I would like to introduce you to my friend, Jeanne Hewell-Chambers. Jeanne and I are Facebook friends (you can find her there at Wholly Jeanne and read her blog at The Barefoot Heart). Although we have never met in the flesh, I have a sneaking suspicion that when we do actually meet, face-to-face, I will adore her.
I don’t remember exactly where I first became aware of the work that Jeanne does, but I remember reading about her stitching out the drawings that her sister-in-law, Nancy, does. Nancy has a disability that prevents her speaking in words, but communicate she does, and Jeanne listens well. Nancy draws and draws and draws, and Jeanne stitches and stitches and stitches. Jeanne calls their collaboration, “In Our Own Words.” Jeanne has stitched out five collections of Nancy’s drawings, but just brought home the 19th set. What dedication! Reading about this touched me to the marrow. Jeanne’s ability to hear what needed to be done with Nancy’s drawings absolutely stunned me in its profundity. I emailed her right away, gushing.
Need I tell you that I was absolutely in love from the first minute? I learned very quickly that Jeanne is exuberant and funny as all get-out. She lives with her husband, The Engineer, at the top of a mountain near Cashiers, North Carolina, with a waterfall right outside her door, goes on some songful adventures, and shares my love for hot Krispy Kremes. And she stitches. She is a talented photographer, a gifted writer, and, interestingly enough, stopped-dead-in-her-tracks by a good story. And a story it was that caused Jeanne to dream of The 70,273 Project. A true and not-good-at-all story. I will let her tell you what it was.
Friends, please welcome Jeanne Hewell-Chambers!
Hey, Jeanne, welcome! Pull up a seat and let’s have a chat. I’ll run off to the kitchen to rustle up some tea, but while I’m gone, I’d love for my readers to know exactly what it is you’re up to with this project.
Between January 1940 and August 1941, 70,273 physically and mentally disabled people – men, women, teens, boys, and girls – were murdered by the Nazis. Though they never even laid eyes on the disabled person they were evaluating, the Nazi doctors read the medical files and, if from the words on the page, the person was deemed “unfit” or an “economic burden on society”, the doctor placed a red X at the bottom of the form. Three doctors were to read each medical file, and when two of them made a red X on the page, the disabled person’s fate was sealed. Most were murdered within 1-2 hours.
I will commemorate these 70,273 voiceless, powerless people who were so callously and casually murdered by gathering 70,273 blocks of white fabric (representing innocence and the paper the doctors read), each bearing two red X’s (representing one person), and I will stitch them together into quilts.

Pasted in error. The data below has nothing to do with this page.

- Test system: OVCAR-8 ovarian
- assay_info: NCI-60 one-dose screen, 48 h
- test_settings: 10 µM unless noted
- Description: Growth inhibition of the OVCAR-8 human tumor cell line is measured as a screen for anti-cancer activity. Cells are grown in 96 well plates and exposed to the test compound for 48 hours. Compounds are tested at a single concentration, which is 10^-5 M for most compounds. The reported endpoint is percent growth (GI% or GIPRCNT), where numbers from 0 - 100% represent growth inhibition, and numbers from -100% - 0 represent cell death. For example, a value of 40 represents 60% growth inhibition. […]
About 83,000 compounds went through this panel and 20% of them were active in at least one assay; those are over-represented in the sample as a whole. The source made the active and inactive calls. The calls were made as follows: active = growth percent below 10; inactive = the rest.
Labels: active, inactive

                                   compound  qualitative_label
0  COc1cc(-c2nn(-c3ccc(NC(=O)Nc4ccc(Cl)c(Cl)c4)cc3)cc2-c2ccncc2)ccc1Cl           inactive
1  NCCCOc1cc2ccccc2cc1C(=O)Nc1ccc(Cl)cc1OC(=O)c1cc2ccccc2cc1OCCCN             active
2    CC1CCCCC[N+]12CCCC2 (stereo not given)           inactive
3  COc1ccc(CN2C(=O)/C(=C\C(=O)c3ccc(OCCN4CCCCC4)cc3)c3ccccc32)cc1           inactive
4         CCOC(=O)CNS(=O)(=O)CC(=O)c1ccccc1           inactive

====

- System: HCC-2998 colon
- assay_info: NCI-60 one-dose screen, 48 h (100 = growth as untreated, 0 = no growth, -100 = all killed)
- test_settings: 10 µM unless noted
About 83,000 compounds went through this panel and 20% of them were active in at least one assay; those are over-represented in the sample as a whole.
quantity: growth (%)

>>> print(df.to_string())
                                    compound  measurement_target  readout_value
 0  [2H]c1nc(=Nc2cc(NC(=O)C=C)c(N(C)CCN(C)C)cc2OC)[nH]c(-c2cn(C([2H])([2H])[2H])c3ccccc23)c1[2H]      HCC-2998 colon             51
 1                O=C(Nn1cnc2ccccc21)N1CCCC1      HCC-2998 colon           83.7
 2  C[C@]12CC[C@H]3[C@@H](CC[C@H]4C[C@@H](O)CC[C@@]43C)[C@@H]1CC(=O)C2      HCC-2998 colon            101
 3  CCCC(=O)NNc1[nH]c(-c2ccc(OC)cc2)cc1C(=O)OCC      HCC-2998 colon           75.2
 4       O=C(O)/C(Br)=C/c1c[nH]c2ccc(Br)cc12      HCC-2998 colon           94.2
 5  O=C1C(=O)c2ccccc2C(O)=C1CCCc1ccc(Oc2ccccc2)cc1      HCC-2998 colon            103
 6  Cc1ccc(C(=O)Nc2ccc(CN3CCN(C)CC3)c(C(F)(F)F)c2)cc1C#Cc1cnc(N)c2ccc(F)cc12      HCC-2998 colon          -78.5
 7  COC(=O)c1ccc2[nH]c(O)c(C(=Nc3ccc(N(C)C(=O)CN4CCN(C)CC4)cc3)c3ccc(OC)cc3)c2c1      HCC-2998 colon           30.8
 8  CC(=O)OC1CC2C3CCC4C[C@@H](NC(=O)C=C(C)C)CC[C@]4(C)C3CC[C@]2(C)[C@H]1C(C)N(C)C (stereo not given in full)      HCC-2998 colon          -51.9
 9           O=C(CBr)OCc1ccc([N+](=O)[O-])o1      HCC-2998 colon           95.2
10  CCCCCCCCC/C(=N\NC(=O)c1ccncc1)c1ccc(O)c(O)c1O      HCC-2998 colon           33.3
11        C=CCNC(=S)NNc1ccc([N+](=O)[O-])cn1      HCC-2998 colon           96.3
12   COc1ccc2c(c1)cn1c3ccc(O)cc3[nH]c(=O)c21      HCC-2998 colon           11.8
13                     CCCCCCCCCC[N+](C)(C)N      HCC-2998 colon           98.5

Am I crazy? Maybe. But Bones say I can’t not do this. I can’t change history – can’t unring that bell – but I can commemorate the lives of these 70,273 disabled people in this small way . . . if you’ll help. See where it says “70273” at the top of the page? If you’ll click on that, you’ll find all sorts of information about how and why to become involved. Take some time poking around the pages, and when you’re ready, join us.”
Wow, Jeanne. Thank you so much for sharing this with us. I am absolutely confounded by this, angered, sickened, and frustrated, but so very excited to be able to jump in and help honor those who were murdered./
Since I lived in Germany for several years in the 1980s and 90s, visiting Dachau and other sites of “interest,” and talking with people who either remembered the Holocaust but refused to admit to any knowledge of the truth at the time or flat-out denied that it ever happened; this project pulled me right in. After I returned to the U.S. from Germany, I lived in south Florida for several years (in the mid-1990s). I met or merely saw more people than you can imagine with sets of numbers tattooed on their wrists. These were the people who witnessed the atrocities committed. They were the ones who survived.
In honor of all of them, I made these blocks:
My sincerest thanks to Jeanne for sharing this heartfelt project with you. And my thanks to all of you for getting involved and helping Jeanne see this project come to fruition in honor of those so brutally murdered. Please be sure to visit The 70,273 Project page to learn more. In the meantime, you can follow the quick and dirty instructions below to get started. I will be adding a tutorial for pieced X-blocks very soon, just in case you prefer piecing to the other options, so do please let me know if you’re interested, and be sure to check back!
Jeanne has issued a “31-blocks-in-31-days” challenge for March. Although we are a couple of days behind, I’ll bet you can make a pretty good dent in that 31 before the end of the month. Just one block a day, that’s all. Ready, set….GO!!
To get to work on your blocks, here’s the short-form of what you need to do:
- Cut a rectangle of white fabric (may be cotton, cotton-poly, wool, almost anything except decorator-weight or double-knit poly) at one of three sizes: 3.5 X 6.5″, 6.5 X 9.5″, or 9.5 X 12.5″. Embellish the rectangle with two red X’s, with paint, applique, embroidery, whatever you prefer, leaving sufficient margin around the X’s for seams.
- Download a copy of the provenance form and pin it to your stack of blocks (yes, stack, because you are going to make more than one, right?).
- Mail your blocks to Jeanne
- Share, share, and share some more. Share everything about the project and ask for people’s help.
- Consider a donation to the project to help defray costs.
- Do it all again. And again.
If you need more information and want to read everything you can about the project before you start, visit the thoughtfully-asked questions page.
There is also a Pinterest page here where you can see some of the blocks. Now go! Make some blocks. Pretty please?